Prof. Robert E. Bjork, Arizona State University
Prof. Alessandra Bucossi, Università Ca’ Foscari, Venezia
Dr. Chris Jones, University of Canterbury / Te Whare Wānanga o Waitaha
Prof. Sharon Kinoshita, University of California, Santa Cruz
Dr. Matthew Cheung Salisbury, University of Oxford
Foundations responds to the need to provide texts for students and scholars on the premodern world. Without accessible new texts in new fields of interest, widening research and teaching becomes difficult. This series fits Arc’s academic mission to work with scholars of the past in expanding our collective horizons.
The series offers authors a flexible, case-by-case approach to publishing works. They may be original language editions, facing-page (with English translation) editions, and occasionally simply a translation of the historical work. Evaluation is made after peer-review and a financial analysis of the complete manuscript, but we welcome earlier proposals so that we can help shape them.
We are not aiming to publish lavish critical editions nor popular reading versions, but accessible works, with one layer of apparatus, aimed at scholars and in some cases suitable for classroom usage.
Publications will normally be under 200 pages. Publication is not dependent on subventions but we may require financial assistance if the material is non-standard in some ways (see the guidelines below).
We welcome proposals for texts in the following areas:
Historical, religious, or cultural texts, alongside literary works and diplomatic records (e.g., cartularies, and editions of major resources or holdings).
Editions of a “non-Western canon” (e.g., Crusades voices, from the Middle Eastern/West Asian or Islamic world).
Every proposal will need to convince the series editor and acquisitions editor (and the PM) that the text is interesting, and ideally “edgy”.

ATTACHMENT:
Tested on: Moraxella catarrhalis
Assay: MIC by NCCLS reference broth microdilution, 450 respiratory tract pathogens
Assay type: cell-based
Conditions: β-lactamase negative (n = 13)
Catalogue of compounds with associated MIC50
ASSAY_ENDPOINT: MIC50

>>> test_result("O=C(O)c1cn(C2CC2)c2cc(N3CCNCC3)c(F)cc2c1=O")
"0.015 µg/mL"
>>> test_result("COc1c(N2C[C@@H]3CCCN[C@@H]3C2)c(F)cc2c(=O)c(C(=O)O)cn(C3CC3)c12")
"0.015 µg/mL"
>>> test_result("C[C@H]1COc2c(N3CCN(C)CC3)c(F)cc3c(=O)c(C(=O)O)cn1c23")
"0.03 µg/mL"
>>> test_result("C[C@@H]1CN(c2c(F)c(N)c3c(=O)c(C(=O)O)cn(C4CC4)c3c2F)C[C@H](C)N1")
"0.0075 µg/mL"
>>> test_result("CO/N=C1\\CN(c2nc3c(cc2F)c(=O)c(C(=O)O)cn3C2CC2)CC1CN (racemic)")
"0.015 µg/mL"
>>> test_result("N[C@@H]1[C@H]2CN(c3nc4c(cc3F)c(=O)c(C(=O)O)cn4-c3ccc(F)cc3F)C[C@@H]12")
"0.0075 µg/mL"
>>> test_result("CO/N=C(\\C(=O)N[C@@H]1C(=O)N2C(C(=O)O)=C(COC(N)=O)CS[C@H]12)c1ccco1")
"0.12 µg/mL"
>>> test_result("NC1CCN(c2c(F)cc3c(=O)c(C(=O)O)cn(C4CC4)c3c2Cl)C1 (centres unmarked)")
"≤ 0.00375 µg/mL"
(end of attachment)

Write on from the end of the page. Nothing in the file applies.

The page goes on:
Some volumes will have classroom potential and these are greatly welcomed.
If you wish to discuss a project, please contact our Acquisitions Editor or one of our academic advisors (details below).
The criteria used in assessing manuscripts is fourfold:
Academic quality of the scholarship involved in the edition, whilst showing awareness of the audience and similar texts recently edited.
Scholarly significance – particularly the ability of the Introduction to show the purpose, significance, and scope of the text and some wide resonance to the material.
A well-presented manuscript that allows us to publish the work efficiently and affordably. In practical terms this can mean: i. That the introduction and paraphernalia follow the Chicago Manual of Style in all respects, and so a light copyedit of these sections alone will be needed. ii. The edition itself will have only one set of apparatus, the notes in the apparatus being footnotes and easily typeset (NB: not linked to line numbers for prose works), so requiring just a light copyedit. iii. No colour images.